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North Korea's Missile Tests Show Progress


A man watches a TV news program reporting a missile launch of North Korea, at the Seoul Train Station in Seoul, South Korea, Wednesday, June 22, 2016. (AP Photo/Lee Jin-man)

A man watches a TV news program reporting a missile launch of North Korea, at the Seoul Train Station in Seoul, South Korea, Wednesday, June 22, 2016. (AP Photo/Lee Jin-man)


North Korea appears to have successfully launched a mid-range missile after several recent failures.

U.S. and South Korean officials said North Korea conducted two tests of its Musudan missile Wednesday.

The first missile failed shortly after launch and crashed into the Sea of Japan, also known as East Sea in Korea. But the second was able to fly about 400 kilometers before falling into the sea.

U.S. military officials said the missile did not reach the 3,000-kilometer distance it was designed for. It apparently also did not demonstrate the technical ability to accurately hit a target.

But analysts believe the latest test did show that North Korea continues to learn from each failure. Since the second missile did not crash very quickly, it showed clear progress, they said.

North Korea is believed to have up to 30 Musudan missiles, which were first deployed around 2007. The first known Musudan test happened in April this year.

Jeffrey Lewis is the director of the East Asia Nonproliferation Program at the Middlebury Institute of International Studies in California.

“This is a very important milestone because the previous launches had blown up either very shortly after launch or possibly even right at launch. So this is a real sign of progress.”

International tensions increased this year when North Korea carried out a nuclear test in January and launched a long-range rocket one month later.

The United Nations Security Council ordered strict sanctions on North Korea for carrying out those tests. The U.N. has also condemned the country’s human rights record.

North Korea’s missile tests in recent months show the sanctions have not had much effect, according to Lewis. Pyongyang is still able to get materials and technology for making the weapons, he said.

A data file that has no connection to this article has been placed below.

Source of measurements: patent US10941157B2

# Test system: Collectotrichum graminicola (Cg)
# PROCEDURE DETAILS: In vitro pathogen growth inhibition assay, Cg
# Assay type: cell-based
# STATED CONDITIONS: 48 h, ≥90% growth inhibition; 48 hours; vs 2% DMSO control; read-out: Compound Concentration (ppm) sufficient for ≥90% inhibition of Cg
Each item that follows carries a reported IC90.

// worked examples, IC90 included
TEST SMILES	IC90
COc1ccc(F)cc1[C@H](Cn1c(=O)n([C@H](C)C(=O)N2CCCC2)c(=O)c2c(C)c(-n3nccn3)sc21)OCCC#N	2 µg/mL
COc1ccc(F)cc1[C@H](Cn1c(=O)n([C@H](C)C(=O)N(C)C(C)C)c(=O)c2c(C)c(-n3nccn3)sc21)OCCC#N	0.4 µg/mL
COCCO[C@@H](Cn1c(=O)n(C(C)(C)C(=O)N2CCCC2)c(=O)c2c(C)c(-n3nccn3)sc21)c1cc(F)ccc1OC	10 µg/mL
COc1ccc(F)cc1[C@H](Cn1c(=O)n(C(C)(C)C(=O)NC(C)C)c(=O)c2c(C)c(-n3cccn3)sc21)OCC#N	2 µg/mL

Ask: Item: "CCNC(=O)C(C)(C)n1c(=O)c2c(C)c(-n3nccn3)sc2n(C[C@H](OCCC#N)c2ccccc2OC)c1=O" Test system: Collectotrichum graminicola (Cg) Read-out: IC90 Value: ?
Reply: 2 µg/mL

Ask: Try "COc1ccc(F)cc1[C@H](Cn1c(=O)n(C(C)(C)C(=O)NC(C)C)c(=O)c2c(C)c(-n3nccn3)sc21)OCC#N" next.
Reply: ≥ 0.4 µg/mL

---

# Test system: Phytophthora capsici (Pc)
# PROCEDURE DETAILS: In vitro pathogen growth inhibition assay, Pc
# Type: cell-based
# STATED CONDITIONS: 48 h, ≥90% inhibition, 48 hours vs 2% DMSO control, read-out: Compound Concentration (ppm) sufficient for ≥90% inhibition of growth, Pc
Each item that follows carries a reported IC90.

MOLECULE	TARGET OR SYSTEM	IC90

North Korean leader Kim Jong Un has declared his country a nuclear state and responded to sanctions by conducting more missile tests.

Reactions to missile test

Japan said it would issue a strong protest to North Korea for the latest violation of U.N. sanctions. Japan's Self Defense Forces have been on high alert in case North Korean missiles enter its airspace. Anti-missile launchers are stationed around Japan.

South Korea called the missile test a clear provocation “against us.” A South Korean spokesman, Jeong Joon-hee, urged North Korea to “put more effort into peace on the Korean peninsula and their people's livelihood.”

In Washington, U.S. State Department spokesman John Kirby condemned the launch. He said the United States planned to raise its concerns at the U.N. and try to get international support to hold North Korea “accountable for these provocative actions.”

I’m Bryan Lynn.

Brian Padden reported this story for VOAnews.com. Bryan Lynn adapted it for Learning English. Hai Do was the editor.

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Words in This Story

accurately – adv. done it a way that is correct, exact

milestone – n. action or event marking significant change

long-range adj. long-distance

respond v. to do something as a reaction to something that has happened or been done​

conduct v. to plan and do (something, such as an activity)​

issue v. to give (something) to someone in an official way​

provocation – n. act or statement making someone annoyed or angry

peninsula – n. a piece of land that is almost entirely surrounded by water and is attached to a larger land area​

livelihoodn. earning money in order to live

accountable adj. required to be responsible for something

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